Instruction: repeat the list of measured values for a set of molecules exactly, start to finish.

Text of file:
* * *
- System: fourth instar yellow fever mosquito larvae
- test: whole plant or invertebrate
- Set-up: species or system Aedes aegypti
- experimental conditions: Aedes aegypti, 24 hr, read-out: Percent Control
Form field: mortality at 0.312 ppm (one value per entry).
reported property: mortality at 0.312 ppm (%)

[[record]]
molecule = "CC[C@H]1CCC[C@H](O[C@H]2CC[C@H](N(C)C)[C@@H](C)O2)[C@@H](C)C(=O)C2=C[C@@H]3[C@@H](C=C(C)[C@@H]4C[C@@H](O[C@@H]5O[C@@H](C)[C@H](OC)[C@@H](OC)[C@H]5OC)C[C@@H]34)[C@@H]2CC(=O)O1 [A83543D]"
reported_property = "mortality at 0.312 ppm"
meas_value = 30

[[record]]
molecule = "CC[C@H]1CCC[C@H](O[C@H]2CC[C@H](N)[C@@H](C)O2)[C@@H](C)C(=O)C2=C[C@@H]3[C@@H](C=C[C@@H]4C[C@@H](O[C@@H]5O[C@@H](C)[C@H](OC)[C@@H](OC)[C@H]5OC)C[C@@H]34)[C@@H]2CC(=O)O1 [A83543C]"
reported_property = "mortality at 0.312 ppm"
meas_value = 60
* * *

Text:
- System: fourth instar yellow fever mosquito larvae
- test: whole plant or invertebrate
- Set-up: species or system Aedes aegypti
- experimental conditions: Aedes aegypti, 24 hr, read-out: Percent Control
Form field: mortality at 0.312 ppm (one value per entry).
reported property: mortality at 0.312 ppm (%)

[[record]]
molecule = "CC[C@H]1CCC[C@H](O[C@H]2CC[C@H](N(C)C)[C@@H](C)O2)[C@@H](C)C(=O)C2=C[C@@H]3[C@@H](C=C(C)[C@@H]4C[C@@H](O[C@@H]5O[C@@H](C)[C@H](OC)[C@@H](OC)[C@H]5OC)C[C@@H]34)[C@@H]2CC(=O)O1 [A83543D]"
reported_property = "mortality at 0.312 ppm"
meas_value = 30

[[record]]
molecule = "CC[C@H]1CCC[C@H](O[C@H]2CC[C@H](N)[C@@H](C)O2)[C@@H](C)C(=O)C2=C[C@@H]3[C@@H](C=C[C@@H]4C[C@@H](O[C@@H]5O[C@@H](C)[C@H](OC)[C@@H](OC)[C@H]5OC)C[C@@H]34)[C@@H]2CC(=O)O1 [A83543C]"
reported_property = "mortality at 0.312 ppm"
meas_value = 60